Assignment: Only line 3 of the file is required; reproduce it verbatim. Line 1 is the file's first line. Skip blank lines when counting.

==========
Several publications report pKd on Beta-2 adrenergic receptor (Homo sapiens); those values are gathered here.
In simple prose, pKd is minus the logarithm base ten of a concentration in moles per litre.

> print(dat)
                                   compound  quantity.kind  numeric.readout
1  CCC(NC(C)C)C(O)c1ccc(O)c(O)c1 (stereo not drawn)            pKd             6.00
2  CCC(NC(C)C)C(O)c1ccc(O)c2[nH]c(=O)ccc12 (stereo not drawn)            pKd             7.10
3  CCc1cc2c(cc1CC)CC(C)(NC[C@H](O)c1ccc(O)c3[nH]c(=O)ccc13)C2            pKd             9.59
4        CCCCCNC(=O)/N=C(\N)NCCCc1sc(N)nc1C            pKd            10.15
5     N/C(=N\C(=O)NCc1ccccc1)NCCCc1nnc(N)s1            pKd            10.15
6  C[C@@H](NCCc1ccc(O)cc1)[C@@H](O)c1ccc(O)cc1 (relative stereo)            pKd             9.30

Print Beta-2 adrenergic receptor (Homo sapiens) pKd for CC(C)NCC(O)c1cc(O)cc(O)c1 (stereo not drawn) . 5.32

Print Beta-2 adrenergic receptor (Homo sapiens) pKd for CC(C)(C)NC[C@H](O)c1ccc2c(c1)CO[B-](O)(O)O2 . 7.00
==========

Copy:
> print(dat)